18. Adrian Challinor

    Mozilla has bigger problems than this

    At home, on Linux, Firefox is fine. It still has problems and needs to be coaxed, kicking and screaming, in to running some video feeds on a 64bit install, but its do-able.

    However, in the office - IE is the standard. Why? Because it works with all our service providers. At least three web applications I use just don't work with Firefox. They do work with IE. Yes, I guess we could get the apps fixed to work with FF, but why would we go to that bother? We have a business to run, we are not a browser testing shop.

    So, Mitchell, stop the pathetic bleats and fix the browser. You are starting to loose market share, not because of any nefarious dealings by MS, but because you have fallen behind.

  19. Matt

    Try reading the complaint!

    I see a lot of people here haven't read the complaint and don't understand competition laws.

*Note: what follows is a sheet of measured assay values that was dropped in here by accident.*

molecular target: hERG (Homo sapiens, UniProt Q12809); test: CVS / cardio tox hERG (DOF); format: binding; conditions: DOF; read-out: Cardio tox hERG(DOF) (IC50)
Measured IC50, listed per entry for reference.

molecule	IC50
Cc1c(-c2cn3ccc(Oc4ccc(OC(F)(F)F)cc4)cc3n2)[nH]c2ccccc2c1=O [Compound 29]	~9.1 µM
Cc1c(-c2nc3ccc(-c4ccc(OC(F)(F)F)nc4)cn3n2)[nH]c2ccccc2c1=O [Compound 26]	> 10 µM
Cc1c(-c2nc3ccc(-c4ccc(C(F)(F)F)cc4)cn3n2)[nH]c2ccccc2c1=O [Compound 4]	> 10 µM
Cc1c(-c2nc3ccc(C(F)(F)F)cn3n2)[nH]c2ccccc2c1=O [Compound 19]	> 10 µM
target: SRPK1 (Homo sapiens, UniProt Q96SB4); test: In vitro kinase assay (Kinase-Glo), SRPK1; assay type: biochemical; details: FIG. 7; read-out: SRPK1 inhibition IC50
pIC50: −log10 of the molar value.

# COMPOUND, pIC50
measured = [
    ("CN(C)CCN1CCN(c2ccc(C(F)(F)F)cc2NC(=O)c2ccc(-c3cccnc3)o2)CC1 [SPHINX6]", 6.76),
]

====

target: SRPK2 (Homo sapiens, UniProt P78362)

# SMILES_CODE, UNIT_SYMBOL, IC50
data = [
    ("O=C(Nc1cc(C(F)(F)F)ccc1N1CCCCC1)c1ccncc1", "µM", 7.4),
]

The question is whether MS are abusing their near monopoly position to push IE. You can't complain about Linux or MacOS because they haven't got a near monopoly position.

    The point is that browsers used to be separate and MS have dumped IE on the market to force others out of business (that's the accusation). They could do the same with Accounts software, CAD software etc. Then they put the price up once the competition are dead. At the very least they make it more costly for a competitor to get a foothold in the market place.

    Of course there's also the question of which tools are reasonable to bundle with an OS.........

  20. Tom Chiverton

    why not moan at Mac or Linux

    Why not moan at Apple over Safari or Linux over FireFox ? Because neither of those two are *convicted criminals* with a past and ongoing history of *unfairly* and *illegally* screwing people over...

  21. Anonymous Coward
    Anonymous Coward

    Still not...

    ... seeing any actual workable ideas from the peopel maoning at ms, just more internet idiot rants about ms being "convicted criminals" and "bullies".